Delacroix and the Rise of the Modern Art opened to the public on Wednesday – but how have critics reacted to it? 

London Loves Business: Harry Cockburn said that: “Visitors are treated to a fascinating narrative journey through Delacroix’s impact on those who knew him and who followed him.”

Evening Standard: ***** Matthew Collings wrote: “Delacroix and the Rise of Modern Art deserves five stars for exquisiteness, concentrating as it does on smallish and unfamiliar works, whose power is all the greater for being compressed.”

Blouin Art Info: Mark Beech thought: “While Delacroix was undoubtedly an influential figure whether he was quite the fountainhead that the exhibition suggests is no so clear cut.”

Londonist: ***** Tabish Khan commented: “But the true star of this show is Delacroix, in what is easily the best exhibition we’ve seen this year.”

The Guardian: *** Jonathan Jones was less enthusiastic saying: “The real problem with this exhibition is that it fails to communicate the sensationalism and excitement of Delacroix himself.”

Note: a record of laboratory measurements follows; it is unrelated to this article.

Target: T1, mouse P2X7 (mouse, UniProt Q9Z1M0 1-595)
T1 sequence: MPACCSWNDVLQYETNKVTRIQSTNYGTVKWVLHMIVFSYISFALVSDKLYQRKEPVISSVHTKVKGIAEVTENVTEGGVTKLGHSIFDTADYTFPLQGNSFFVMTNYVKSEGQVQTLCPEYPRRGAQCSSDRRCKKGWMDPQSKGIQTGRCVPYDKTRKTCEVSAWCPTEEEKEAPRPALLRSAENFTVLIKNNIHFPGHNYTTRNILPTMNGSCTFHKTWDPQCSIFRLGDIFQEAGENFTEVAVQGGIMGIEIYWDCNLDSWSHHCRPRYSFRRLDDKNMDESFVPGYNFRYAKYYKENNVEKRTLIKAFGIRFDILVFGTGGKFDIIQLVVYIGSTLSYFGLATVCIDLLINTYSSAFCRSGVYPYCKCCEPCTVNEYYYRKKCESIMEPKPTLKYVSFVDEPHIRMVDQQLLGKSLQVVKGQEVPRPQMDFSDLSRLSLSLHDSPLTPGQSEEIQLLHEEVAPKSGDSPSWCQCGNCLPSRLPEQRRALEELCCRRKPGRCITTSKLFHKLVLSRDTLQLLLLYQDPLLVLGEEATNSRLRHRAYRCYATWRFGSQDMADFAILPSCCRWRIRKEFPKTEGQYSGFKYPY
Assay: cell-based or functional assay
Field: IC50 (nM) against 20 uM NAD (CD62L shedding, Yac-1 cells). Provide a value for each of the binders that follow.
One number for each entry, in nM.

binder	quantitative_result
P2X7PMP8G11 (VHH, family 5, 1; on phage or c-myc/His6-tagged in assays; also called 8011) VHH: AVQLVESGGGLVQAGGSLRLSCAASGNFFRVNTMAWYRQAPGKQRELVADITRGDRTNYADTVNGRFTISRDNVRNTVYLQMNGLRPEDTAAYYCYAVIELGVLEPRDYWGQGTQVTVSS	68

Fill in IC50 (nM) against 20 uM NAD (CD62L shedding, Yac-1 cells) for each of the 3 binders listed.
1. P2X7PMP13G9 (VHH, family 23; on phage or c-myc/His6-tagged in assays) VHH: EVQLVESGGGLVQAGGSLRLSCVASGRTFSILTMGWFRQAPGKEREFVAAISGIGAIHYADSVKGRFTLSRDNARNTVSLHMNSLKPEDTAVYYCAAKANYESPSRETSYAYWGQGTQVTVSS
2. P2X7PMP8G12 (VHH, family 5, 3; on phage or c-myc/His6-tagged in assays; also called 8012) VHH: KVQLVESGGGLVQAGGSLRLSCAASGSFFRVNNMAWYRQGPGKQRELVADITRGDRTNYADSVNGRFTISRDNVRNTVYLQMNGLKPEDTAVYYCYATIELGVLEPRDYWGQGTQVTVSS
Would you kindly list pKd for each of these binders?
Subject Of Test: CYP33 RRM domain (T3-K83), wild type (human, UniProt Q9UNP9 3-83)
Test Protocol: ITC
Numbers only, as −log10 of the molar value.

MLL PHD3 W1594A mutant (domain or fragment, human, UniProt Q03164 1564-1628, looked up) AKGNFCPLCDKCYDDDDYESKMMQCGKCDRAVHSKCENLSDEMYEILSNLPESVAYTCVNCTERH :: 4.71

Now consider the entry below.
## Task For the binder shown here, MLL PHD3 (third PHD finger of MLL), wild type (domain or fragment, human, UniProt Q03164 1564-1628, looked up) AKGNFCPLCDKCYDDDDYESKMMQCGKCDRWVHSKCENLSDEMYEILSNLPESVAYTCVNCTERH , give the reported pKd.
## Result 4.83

The Telegraph: **** Mark Hudson found the exhibition: “features stunning works by some of the greatest artists of the past 150 years, most of which you probably won’t have seen before, and fully demonstrates its daring thesis that Delacroix was one of the most influential painters of his century. ”

Time Out: **** Martin Coomer wrote: “So, Delacroix – he’s the cool uncle of nineteenth-century art, encouraging his charges to behave badly and madly. If that isn’t quite the show’s message, it’s a whole lot of fun to behold.”

London Visitors: “This is a fascinating exhibition that provides plenty of evidence that the work of Delacroix has generally been overlooked in the United Kingdom in the past fifty years and that his influence on later generations as been underplayed.”

The Upcoming: **** Thomas Unsted found that: “The argument the exhibition makes for the influence of Delacroix is highly convincing and impressive; articulating the connection between his work and early 20th century painting through direct parallels makes this both an intellectually and aesthetically engaging display.”

Love London Love Culture: “The National Gallery’s exhibition examining the influence of Eugene Delacroix on other artists is absorbing and detailed from beginning to end.”

Overall Verdict: an exciting and fascinating exhibition displayed by the National Gallery that celebrates the work of an undervalued artist. 

Delacroix and the Rise of Modern Art is on display at the National Gallery until the 22nd May 2016. 

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